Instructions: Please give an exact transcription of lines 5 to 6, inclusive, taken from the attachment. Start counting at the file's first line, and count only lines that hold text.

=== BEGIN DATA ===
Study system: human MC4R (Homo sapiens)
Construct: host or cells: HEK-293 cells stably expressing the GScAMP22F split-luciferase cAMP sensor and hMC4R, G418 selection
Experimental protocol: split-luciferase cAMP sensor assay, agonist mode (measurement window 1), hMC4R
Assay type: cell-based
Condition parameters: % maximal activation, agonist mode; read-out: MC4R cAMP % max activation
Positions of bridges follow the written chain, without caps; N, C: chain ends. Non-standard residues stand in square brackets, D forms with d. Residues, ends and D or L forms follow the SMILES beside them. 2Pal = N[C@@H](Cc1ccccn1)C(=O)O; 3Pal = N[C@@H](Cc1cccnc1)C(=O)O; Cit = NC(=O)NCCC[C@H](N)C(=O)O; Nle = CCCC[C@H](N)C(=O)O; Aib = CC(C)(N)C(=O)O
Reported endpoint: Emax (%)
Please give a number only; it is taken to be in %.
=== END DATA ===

Condition parameters: % maximal activation, agonist mode; read-out: MC4R cAMP % max activation
Positions of bridges follow the written chain, without caps; N, C: chain ends. Non-standard residues stand in square brackets, D forms with d. Residues, ends and D or L forms follow the SMILES beside them. 2Pal = N[C@@H](Cc1ccccn1)C(=O)O; 3Pal = N[C@@H](Cc1cccnc1)C(=O)O; Cit = NC(=O)NCCC[C@H](N)C(=O)O; Nle = CCCC[C@H](N)C(=O)O; Aib = CC(C)(N)C(=O)O